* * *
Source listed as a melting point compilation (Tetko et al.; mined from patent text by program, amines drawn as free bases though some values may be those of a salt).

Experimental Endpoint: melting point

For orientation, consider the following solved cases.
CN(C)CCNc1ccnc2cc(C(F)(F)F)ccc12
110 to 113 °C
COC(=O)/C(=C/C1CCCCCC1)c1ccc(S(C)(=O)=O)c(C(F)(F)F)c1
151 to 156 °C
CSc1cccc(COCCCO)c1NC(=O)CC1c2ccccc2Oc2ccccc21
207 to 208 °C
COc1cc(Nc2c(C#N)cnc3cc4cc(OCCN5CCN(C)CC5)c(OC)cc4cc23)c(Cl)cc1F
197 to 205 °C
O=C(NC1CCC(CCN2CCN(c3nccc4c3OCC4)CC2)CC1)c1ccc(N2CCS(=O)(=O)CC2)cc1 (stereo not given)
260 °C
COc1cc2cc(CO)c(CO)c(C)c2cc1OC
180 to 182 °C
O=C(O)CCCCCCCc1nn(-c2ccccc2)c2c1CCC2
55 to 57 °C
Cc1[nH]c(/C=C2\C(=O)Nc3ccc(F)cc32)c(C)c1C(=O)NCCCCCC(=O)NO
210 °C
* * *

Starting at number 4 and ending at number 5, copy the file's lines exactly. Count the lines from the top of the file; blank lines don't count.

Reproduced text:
CN(C)CCNc1ccnc2cc(C(F)(F)F)ccc12
110 to 113 °C